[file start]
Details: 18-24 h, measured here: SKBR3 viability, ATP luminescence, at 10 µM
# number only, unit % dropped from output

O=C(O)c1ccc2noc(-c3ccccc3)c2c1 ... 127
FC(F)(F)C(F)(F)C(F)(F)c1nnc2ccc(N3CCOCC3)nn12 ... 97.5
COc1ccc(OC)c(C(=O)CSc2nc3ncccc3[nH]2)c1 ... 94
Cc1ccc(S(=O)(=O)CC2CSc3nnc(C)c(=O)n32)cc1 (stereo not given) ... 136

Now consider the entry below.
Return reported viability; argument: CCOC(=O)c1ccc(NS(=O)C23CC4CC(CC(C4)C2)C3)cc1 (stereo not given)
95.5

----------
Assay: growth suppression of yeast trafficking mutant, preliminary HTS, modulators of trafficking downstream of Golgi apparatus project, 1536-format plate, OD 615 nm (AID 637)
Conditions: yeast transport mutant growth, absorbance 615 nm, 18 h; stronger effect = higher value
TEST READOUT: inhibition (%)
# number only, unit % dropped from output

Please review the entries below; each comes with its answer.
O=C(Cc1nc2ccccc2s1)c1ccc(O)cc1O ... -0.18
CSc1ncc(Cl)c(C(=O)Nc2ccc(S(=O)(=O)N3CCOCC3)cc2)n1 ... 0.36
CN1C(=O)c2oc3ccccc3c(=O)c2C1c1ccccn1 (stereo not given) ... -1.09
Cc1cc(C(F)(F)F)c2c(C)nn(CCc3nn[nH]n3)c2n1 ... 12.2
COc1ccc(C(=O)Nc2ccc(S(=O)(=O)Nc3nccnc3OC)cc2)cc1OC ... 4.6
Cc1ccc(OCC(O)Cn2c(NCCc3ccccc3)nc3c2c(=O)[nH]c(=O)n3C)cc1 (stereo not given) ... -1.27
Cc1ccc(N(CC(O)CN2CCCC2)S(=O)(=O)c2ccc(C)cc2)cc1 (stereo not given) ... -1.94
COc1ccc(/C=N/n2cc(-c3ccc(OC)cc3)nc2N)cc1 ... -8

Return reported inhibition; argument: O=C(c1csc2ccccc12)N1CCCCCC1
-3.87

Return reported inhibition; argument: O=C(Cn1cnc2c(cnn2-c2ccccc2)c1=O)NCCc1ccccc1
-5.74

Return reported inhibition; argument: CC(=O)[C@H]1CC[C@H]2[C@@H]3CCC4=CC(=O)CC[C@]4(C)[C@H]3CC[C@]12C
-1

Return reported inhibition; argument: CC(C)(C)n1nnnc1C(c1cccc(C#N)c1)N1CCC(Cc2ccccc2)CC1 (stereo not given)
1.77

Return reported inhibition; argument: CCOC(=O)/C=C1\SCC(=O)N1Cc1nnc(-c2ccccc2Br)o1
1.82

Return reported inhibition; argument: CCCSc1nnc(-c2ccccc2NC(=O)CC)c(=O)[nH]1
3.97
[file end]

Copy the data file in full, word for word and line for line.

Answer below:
Details: 18-24 h, measured here: SKBR3 viability, ATP luminescence, at 10 µM
# number only, unit % dropped from output

O=C(O)c1ccc2noc(-c3ccccc3)c2c1 ... 127
FC(F)(F)C(F)(F)C(F)(F)c1nnc2ccc(N3CCOCC3)nn12 ... 97.5
COc1ccc(OC)c(C(=O)CSc2nc3ncccc3[nH]2)c1 ... 94
Cc1ccc(S(=O)(=O)CC2CSc3nnc(C)c(=O)n32)cc1 (stereo not given) ... 136

Now consider the entry below.
Return reported viability; argument: CCOC(=O)c1ccc(NS(=O)C23CC4CC(CC(C4)C2)C3)cc1 (stereo not given)
95.5

----------
Assay: growth suppression of yeast trafficking mutant, preliminary HTS, modulators of trafficking downstream of Golgi apparatus project, 1536-format plate, OD 615 nm (AID 637)
Conditions: yeast transport mutant growth, absorbance 615 nm, 18 h; stronger effect = higher value
TEST READOUT: inhibition (%)
# number only, unit % dropped from output

Please review the entries below; each comes with its answer.
O=C(Cc1nc2ccccc2s1)c1ccc(O)cc1O ... -0.18
CSc1ncc(Cl)c(C(=O)Nc2ccc(S(=O)(=O)N3CCOCC3)cc2)n1 ... 0.36
CN1C(=O)c2oc3ccccc3c(=O)c2C1c1ccccn1 (stereo not given) ... -1.09
Cc1cc(C(F)(F)F)c2c(C)nn(CCc3nn[nH]n3)c2n1 ... 12.2
COc1ccc(C(=O)Nc2ccc(S(=O)(=O)Nc3nccnc3OC)cc2)cc1OC ... 4.6
Cc1ccc(OCC(O)Cn2c(NCCc3ccccc3)nc3c2c(=O)[nH]c(=O)n3C)cc1 (stereo not given) ... -1.27
Cc1ccc(N(CC(O)CN2CCCC2)S(=O)(=O)c2ccc(C)cc2)cc1 (stereo not given) ... -1.94
COc1ccc(/C=N/n2cc(-c3ccc(OC)cc3)nc2N)cc1 ... -8

Return reported inhibition; argument: O=C(c1csc2ccccc12)N1CCCCCC1
-3.87

Return reported inhibition; argument: O=C(Cn1cnc2c(cnn2-c2ccccc2)c1=O)NCCc1ccccc1
-5.74

Return reported inhibition; argument: CC(=O)[C@H]1CC[C@H]2[C@@H]3CCC4=CC(=O)CC[C@]4(C)[C@H]3CC[C@]12C
-1

Return reported inhibition; argument: CC(C)(C)n1nnnc1C(c1cccc(C#N)c1)N1CCC(Cc2ccccc2)CC1 (stereo not given)
1.77

Return reported inhibition; argument: CCOC(=O)/C=C1\SCC(=O)N1Cc1nnc(-c2ccccc2Br)o1
1.82

Return reported inhibition; argument: CCCSc1nnc(-c2ccccc2NC(=O)CC)c(=O)[nH]1
3.97